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Homeowner help
for private wells.
Property transfers
and inspections.
Drillers and installers
resources and information.
drinking and groundwater.

High capacity well

Section NR 812.07(53) [exit DNR], Wisconsin Administrative Code defines a high capacity well system as one or more wells, drillholes or mine shafts on a property that have a combined approved pump capacity of 70 or more gallons per minute. A property is defined as contiguous or adjacent land having the same owner.

Prior approval needed

In accordance with Sections NR 812.09(4)(a) & (b) [exit DNR], Wisconsin Administrative Code, prior department approval is necessary for the construction or operation of a high capacity well system, school well or wastewater treatment plant well.

Application fees for high capacity well and construction dewatering well system approval requests

An applicant requesting approval for construction or operation of a high capacity well or well system must submit a $500 application review fee made payable to the Wisconsin Department of Natural Resources, along with the high capacity well or dewatering system application. Applications and fees should be mailed to the address listed in the upper left hand corner of the application forms or in the instruction packages found below.

Application forms

An application for a high capacity well system, well for a school or well for a wastewater treatment plant should be made on the appropriate form, as follows:

Paper copies of forms may be requested at 608-266-2299, or by faxing a request to the Private Water Systems Section at 608-267-7650, or by mail to the Private Water Systems Section, WDNR DG/2, P.O. Box 7921, Madison WI 53707-7921. Paper copies of the requested form will be mailed to the requester the next business day.

High capacity well application review

On May 10, 2016 Wisconsin's Attorney General issued a formal opinion on the Department's review authority of high capacity well applications [exit DNR]. Two key conclusions from the Attorney General's opinion are:

  • DNR may impose conditions or requirements on high capacity well approvals only if the agency has explicit permission or an explicit requirement to do so in statute or rule; and
  • DNR does not have explicit authority to consider cumulative impacts or to impose monitoring requirements on high capacity well approvals.

As a result of the opinion, in addition to determining whether the proposed well meets well construction requirements, the DNR will review each high capacity well application to determine whether the proposed high capacity well:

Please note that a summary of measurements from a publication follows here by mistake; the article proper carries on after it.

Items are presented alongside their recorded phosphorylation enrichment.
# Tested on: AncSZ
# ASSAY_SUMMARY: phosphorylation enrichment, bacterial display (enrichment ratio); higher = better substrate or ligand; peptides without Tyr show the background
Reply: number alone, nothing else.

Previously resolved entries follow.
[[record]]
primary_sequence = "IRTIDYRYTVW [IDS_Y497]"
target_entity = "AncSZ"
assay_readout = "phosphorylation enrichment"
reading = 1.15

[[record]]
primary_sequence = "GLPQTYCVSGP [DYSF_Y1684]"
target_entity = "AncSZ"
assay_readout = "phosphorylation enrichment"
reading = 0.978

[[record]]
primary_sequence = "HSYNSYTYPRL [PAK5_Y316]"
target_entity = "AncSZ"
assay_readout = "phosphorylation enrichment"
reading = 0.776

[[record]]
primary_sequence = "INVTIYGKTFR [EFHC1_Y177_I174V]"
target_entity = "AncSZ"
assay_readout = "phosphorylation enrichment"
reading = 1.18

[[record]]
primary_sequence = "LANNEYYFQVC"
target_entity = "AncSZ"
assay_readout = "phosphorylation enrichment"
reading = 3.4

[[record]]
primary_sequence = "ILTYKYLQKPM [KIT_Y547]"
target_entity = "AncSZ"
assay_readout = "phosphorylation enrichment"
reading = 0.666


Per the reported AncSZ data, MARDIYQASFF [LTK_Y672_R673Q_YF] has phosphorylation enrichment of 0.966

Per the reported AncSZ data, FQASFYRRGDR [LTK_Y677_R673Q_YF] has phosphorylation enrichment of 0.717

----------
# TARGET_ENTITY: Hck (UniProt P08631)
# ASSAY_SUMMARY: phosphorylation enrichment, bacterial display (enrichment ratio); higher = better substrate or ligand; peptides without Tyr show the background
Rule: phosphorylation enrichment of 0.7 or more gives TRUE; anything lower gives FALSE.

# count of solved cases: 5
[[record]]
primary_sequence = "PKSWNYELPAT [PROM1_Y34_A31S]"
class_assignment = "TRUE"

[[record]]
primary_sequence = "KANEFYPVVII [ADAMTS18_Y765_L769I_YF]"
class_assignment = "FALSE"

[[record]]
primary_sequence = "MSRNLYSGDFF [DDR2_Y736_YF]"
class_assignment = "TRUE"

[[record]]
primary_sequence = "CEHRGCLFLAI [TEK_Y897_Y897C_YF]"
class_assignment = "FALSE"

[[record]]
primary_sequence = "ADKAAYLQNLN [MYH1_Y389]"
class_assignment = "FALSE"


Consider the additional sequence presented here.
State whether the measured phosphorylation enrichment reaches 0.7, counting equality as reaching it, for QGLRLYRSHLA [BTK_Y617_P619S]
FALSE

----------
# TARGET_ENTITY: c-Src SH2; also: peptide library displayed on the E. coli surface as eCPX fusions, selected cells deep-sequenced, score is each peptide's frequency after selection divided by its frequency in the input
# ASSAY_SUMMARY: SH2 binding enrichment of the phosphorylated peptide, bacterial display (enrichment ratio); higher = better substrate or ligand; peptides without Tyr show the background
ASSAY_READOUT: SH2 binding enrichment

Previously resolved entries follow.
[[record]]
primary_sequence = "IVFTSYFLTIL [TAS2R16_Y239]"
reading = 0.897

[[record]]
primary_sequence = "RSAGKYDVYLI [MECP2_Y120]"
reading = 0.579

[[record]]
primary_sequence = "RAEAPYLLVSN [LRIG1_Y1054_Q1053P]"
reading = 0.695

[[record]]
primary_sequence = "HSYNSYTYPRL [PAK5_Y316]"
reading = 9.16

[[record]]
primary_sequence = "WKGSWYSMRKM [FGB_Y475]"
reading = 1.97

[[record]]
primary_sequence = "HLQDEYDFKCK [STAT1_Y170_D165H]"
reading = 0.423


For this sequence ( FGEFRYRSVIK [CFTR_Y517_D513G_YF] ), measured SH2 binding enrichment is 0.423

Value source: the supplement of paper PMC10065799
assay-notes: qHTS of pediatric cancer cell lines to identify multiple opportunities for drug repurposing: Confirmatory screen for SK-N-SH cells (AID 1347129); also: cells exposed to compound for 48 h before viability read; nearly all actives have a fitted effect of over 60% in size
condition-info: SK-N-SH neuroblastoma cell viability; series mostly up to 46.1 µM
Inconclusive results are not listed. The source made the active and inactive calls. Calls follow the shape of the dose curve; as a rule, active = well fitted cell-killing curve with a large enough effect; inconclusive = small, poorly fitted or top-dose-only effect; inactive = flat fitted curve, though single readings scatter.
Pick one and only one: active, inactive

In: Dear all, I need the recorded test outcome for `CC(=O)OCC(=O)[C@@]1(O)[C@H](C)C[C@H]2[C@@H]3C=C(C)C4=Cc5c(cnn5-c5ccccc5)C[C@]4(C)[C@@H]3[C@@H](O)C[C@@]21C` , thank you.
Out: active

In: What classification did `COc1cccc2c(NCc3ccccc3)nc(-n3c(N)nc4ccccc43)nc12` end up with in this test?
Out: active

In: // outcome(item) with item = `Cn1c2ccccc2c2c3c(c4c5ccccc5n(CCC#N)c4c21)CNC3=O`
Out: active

• is within a groundwater protection area (within 1,200 feet of a class 1, 2 or 3 trout stream or a designated outstanding or exceptional resource water);
  • may impact springs with flow greater or equal to one cubic foot per second;
  • will result in water loss greater than 95 percent;
  • will result in 10 or more feet of water level drawdown in the public utility well based on 30 days of continuous pumping from the proposed high capacity well or well system; and
  • will degrade safe drinking water and the groundwater resource or impact public safety.

The applications that meet the criteria listed above will be subject to an environmental review process and any approval will include conditions to ensure the well does not result in significant adverse environmental impacts and may require preparation of an environmental impact statement. In addition, if any of these conditions is met, the DNR may include specific conditions in the high capacity well approval, which may include conditions as to location, depth, pumping capacity, rate of flow and ultimate use.

Water use permits in the Great Lakes Basin

If the high capacity well or system is located in the Great Lakes Basin, a Water Use Permit is needed to withdraw water as required by Wisconsin Statutes implementing the Great Lakes - St. Lawrence River Basin Water Resources Compact (s. 281.346). The Water Use Program will mail permitting information to high capacity well applicants.

Pumpage reporting

Owners of high capacity wells are required by law to report the volume of water withdrawn from their wells on an annual frequency. See below for more details concerning reporting your water withdrawals each year:

Well filling and sealing information

Unused wells and wells that are not properly filled and sealed pose a great threat to the safety and quality of groundwater drinking water supplies.

High capacity well inventory

We will continue to update the high capacity well database with information supplied by well owners.

Contact information
For information on high capacity wells, NR820 and well locations, contact:
Water use program staff
Last revised: Thursday August 17 2017